Welcome to Tech Talk, InvestmentNews' daily discussion on technology for financial advisers. The blog features an exclusive panel of industry experts who are both passionate and knowledgeable about the latest developmens in advisor technology. Join the conversation every day with your thoughts on adviser technology.
I am currently dealing with a situation that should serve as a cautionary tale for advisory firms that use cloud-based services and the corresponding data storage. Like many advisory firms, we work with several cloud-based tech vendors for services we use in our business. We recently decided to make a change from one vendor to another, and we needed our historical data to import into the new system.
When we originally signed up for the service the terms were straight forward. There was no “termination fee” or exorbitant fees for exporting our data. What we discovered now many years later after using the service is that they have instituted fees charged by the size of the database to export our data, and given the amount of history we have they quoted over $5,000! For my own data! They slipped this new contractual term into their online license agreement of which is “clicked through” each time we enter the program.
When it comes to transferring data from one vendor to another, advisors should have the expectation of a reasonable cost associated with this service – I did. What many advisors don't realize is that hidden in the fine print in many cases is an additional cost of retrieving your data. So if you should decide to switch vendors or you need your data for an audit, you'll find that while you may own your data, obtaining a copy of it may be an entirely different animal.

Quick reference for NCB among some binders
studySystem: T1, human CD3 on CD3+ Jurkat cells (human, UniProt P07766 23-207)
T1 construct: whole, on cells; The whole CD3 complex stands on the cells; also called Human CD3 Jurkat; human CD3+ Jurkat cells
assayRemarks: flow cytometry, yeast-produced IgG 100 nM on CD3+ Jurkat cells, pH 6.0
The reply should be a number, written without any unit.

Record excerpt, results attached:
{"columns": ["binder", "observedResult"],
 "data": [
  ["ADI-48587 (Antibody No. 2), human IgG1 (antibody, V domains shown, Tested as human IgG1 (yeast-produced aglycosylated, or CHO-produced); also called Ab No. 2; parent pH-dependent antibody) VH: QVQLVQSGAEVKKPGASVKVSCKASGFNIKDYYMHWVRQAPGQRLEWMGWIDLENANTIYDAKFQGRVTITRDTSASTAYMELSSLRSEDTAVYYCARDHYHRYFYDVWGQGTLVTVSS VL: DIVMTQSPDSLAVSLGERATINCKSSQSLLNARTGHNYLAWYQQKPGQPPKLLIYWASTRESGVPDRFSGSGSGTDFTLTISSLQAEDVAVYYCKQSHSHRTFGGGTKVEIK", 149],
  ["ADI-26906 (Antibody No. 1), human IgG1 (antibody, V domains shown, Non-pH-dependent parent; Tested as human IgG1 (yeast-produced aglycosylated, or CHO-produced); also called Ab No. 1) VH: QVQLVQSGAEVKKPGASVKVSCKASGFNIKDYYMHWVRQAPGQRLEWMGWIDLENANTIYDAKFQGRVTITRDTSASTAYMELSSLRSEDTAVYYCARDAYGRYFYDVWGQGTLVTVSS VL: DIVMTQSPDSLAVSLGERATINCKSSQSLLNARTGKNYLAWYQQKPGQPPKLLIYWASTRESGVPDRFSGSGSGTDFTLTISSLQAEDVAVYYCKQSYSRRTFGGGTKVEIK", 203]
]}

3 tips to consider when dealing with a data storage vendor
1. Ask very specific questions up front about costs for data retrieval. Understand what's involved in the process should you need your data in the future. Do they have a standardized export process? Are there costs associated with data retrieval? If there is, does this cost vary based on reason (audit, switching vendors, etc.)? Don't let vendors hold your data hostage.
2. Agree in writing how the vendor will communicate changes to the terms and conditions. Technology makes it very easy these days for a vendor to send you an insta-message notifying you of new terms and conditions that may affect your initial expectations. If you have a vendor rep, make sure they communicate any punitive changes to your contract with you and let you know your options.
3. Perform an annual review of your contract. If you don't have an assigned vendor rep, make sure someone in your office is responsible for receiving any updates notices and reviewing them with you. This person should also review your contract terms and conditions on an annual basis.
The benefits of data storage help advisors today run a more focused practice, but it's crucial for advisors to stay informed of their rights to access their data. Hopefully by reading this, you won't have the same experience as my firm. Don't get caught by surprise, and always know your options.
What do you think? What has your experience with data vendors been like? Do you have any cautionary tales when it comes to "the fine print?" Join the conversation below.
Gregory H. Friedman, is the co-founder and president of Junxure and co-founder and president of Private Ocean, a Bay Area wealth management firm. He has been recognized three times by Investment Advisor Magazine as a Top 25 most influential advisor, was named one of six 2011 Industry Influencers by Financial Planning Magazine, and in 2008 received the prestigious IMPACT Award for “Best in Tech” by Charles Schwab Institutional.